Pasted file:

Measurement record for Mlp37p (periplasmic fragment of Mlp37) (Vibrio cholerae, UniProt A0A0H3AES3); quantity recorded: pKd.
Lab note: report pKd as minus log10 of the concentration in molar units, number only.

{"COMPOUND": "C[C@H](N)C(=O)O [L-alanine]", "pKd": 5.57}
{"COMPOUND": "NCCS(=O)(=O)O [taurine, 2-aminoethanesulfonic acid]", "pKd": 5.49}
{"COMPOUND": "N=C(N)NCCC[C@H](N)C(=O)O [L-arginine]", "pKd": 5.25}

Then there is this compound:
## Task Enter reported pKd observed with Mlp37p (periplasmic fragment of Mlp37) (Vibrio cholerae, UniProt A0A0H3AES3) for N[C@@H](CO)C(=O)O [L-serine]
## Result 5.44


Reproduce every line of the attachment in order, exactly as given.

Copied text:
Measurement record for Mlp37p (periplasmic fragment of Mlp37) (Vibrio cholerae, UniProt A0A0H3AES3); quantity recorded: pKd.
Lab note: report pKd as minus log10 of the concentration in molar units, number only.

{"COMPOUND": "C[C@H](N)C(=O)O [L-alanine]", "pKd": 5.57}
{"COMPOUND": "NCCS(=O)(=O)O [taurine, 2-aminoethanesulfonic acid]", "pKd": 5.49}
{"COMPOUND": "N=C(N)NCCC[C@H](N)C(=O)O [L-arginine]", "pKd": 5.25}

Then there is this compound:
## Task Enter reported pKd observed with Mlp37p (periplasmic fragment of Mlp37) (Vibrio cholerae, UniProt A0A0H3AES3) for N[C@@H](CO)C(=O)O [L-serine]
## Result 5.44